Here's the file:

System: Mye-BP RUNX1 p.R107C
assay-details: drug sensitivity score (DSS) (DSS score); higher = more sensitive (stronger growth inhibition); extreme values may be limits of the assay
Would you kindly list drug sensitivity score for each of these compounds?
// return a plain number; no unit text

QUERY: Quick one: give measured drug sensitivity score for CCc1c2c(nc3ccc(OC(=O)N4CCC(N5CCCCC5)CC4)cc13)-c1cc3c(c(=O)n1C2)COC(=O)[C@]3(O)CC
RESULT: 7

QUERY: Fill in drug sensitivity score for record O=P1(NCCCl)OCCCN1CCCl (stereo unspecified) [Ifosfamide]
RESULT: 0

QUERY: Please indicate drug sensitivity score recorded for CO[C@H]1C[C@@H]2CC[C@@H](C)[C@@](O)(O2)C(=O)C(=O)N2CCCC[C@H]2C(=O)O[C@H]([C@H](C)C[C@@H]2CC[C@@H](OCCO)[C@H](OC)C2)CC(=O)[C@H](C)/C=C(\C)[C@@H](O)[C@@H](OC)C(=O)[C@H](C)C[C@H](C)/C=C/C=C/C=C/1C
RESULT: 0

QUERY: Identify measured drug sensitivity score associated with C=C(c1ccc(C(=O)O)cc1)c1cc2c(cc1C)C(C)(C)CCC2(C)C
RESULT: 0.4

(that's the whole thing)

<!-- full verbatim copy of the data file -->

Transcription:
System: Mye-BP RUNX1 p.R107C
assay-details: drug sensitivity score (DSS) (DSS score); higher = more sensitive (stronger growth inhibition); extreme values may be limits of the assay
Would you kindly list drug sensitivity score for each of these compounds?
// return a plain number; no unit text

QUERY: Quick one: give measured drug sensitivity score for CCc1c2c(nc3ccc(OC(=O)N4CCC(N5CCCCC5)CC4)cc13)-c1cc3c(c(=O)n1C2)COC(=O)[C@]3(O)CC
RESULT: 7

QUERY: Fill in drug sensitivity score for record O=P1(NCCCl)OCCCN1CCCl (stereo unspecified) [Ifosfamide]
RESULT: 0

QUERY: Please indicate drug sensitivity score recorded for CO[C@H]1C[C@@H]2CC[C@@H](C)[C@@](O)(O2)C(=O)C(=O)N2CCCC[C@H]2C(=O)O[C@H]([C@H](C)C[C@@H]2CC[C@@H](OCCO)[C@H](OC)C2)CC(=O)[C@H](C)/C=C(\C)[C@@H](O)[C@@H](OC)C(=O)[C@H](C)C[C@H](C)/C=C/C=C/C=C/1C
RESULT: 0

QUERY: Identify measured drug sensitivity score associated with C=C(c1ccc(C(=O)O)cc1)c1cc2c(cc1C)C(C)(C)CCC2(C)C
RESULT: 0.4